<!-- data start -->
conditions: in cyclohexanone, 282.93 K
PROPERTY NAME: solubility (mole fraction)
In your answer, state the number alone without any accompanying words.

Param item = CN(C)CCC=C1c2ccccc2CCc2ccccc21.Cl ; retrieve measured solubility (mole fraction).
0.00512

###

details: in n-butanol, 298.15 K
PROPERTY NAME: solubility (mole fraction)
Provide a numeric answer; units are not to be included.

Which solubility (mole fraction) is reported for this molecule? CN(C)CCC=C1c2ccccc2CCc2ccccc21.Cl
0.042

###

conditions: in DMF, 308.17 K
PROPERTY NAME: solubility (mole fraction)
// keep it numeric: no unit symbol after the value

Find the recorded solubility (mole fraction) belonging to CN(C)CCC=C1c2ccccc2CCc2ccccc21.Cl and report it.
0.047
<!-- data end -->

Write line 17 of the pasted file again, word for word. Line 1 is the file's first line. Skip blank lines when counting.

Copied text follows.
0.047